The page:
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Posted (edited)

Made my last batch of charcoal today and probably will not go back to doing that in the future.....done. I tried heating a large chunk of metal in my charcoal furnace and could not get beyond a yellow heat. The 14 inch diameter tube allowed the heat zone to spread too far too quickly ...considering other configurations.

 

Edited by Jan Ysselstein

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Posted (edited)

The volume  of charcoal not going into the furnace is probably 30 %, the % weight is probably 40 %...that is a lot of material going into biochar for the garden. I am starting to test methods which may allow me to use all the charcoal ......that would be a quantum leap for this process . The  last two runs of cast iron making were  58% and 53% efficiency...now if I can get the charcoal yield ( as % of total made, going into the furnace ) up to over 75%, I will be very pleased. I do not think the iron akers we are trying to duplicate threw the "fines " away ...very exiting regardless of the outcome.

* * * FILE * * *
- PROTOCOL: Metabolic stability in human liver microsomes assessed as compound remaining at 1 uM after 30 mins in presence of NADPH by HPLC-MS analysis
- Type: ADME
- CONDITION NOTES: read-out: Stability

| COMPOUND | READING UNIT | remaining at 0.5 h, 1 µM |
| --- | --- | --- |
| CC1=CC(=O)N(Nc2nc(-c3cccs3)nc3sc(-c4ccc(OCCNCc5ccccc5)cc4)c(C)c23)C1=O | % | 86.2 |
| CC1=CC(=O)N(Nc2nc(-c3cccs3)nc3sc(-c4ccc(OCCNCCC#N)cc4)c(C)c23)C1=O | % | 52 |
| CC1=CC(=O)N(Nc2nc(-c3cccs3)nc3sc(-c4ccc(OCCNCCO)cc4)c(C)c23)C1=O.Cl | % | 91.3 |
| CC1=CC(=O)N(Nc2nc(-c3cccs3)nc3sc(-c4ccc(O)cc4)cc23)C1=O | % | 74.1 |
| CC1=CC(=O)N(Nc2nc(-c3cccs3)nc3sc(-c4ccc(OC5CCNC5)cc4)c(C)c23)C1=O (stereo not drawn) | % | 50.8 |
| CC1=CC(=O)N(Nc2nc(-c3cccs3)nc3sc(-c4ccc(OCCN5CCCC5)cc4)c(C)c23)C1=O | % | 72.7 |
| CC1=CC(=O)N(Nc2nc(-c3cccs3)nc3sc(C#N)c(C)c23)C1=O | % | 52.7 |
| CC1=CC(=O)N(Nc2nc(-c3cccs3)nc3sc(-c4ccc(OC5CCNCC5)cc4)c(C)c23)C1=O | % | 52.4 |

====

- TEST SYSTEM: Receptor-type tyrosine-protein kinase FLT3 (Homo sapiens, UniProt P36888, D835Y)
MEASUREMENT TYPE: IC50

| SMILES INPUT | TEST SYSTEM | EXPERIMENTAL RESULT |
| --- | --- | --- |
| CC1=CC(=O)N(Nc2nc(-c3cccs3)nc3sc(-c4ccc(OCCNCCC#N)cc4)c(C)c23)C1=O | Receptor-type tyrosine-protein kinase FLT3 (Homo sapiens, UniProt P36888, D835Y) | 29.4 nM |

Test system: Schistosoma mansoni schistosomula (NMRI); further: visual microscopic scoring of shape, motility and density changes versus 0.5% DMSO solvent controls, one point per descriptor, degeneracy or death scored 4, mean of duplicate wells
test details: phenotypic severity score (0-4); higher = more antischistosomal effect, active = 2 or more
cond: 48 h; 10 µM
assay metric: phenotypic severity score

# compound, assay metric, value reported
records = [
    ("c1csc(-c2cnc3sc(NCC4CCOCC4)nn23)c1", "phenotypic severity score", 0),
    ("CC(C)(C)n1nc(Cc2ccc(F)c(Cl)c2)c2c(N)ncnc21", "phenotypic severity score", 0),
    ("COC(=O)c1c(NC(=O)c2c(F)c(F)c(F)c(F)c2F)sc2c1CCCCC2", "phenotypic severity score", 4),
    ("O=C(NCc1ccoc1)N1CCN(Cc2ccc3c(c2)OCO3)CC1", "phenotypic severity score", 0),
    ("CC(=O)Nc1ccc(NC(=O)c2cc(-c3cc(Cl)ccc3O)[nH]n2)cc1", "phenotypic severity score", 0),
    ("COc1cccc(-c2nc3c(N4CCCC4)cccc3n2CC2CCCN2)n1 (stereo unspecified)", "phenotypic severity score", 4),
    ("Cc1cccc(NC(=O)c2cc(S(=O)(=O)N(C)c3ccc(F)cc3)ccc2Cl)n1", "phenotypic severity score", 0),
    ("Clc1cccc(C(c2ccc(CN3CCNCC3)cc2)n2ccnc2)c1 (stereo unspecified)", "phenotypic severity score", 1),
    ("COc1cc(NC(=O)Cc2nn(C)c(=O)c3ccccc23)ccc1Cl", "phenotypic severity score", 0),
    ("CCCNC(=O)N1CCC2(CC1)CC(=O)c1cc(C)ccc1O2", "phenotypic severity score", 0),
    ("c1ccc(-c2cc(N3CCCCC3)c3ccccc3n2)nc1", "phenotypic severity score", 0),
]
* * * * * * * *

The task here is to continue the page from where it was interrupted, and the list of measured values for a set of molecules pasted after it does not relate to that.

The use of the fines has to be accomplished at a reasonable amount of labor or it will not be cost effective.

 

 

 

 

Edited by Jan Ysselstein

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..another area to work on is improving the charcoal making/handling methods so there is less loss...you can be sure they were dialing in the quality on all parts of this intensive process...

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I am sure nothing was wasted..the charcoal I make is very different than the pine charcoal made in Japan. This big fire pit goes until there are no=Zero volatiles left in the wood. I have had to shorten my furnace and tune in my air flow to match this material. I am poised to do another couple of runs as we have had a decent rain today and are expecting another next week. I will be making cast iron and high carbon steel ( the cast iron has priority....the high carbon steel is mainly to see if I can still do it ). Also the amount of charcoal sitting around has to be reduced ..all is in metal containers but I only need a few barrels go hardwood charcoal.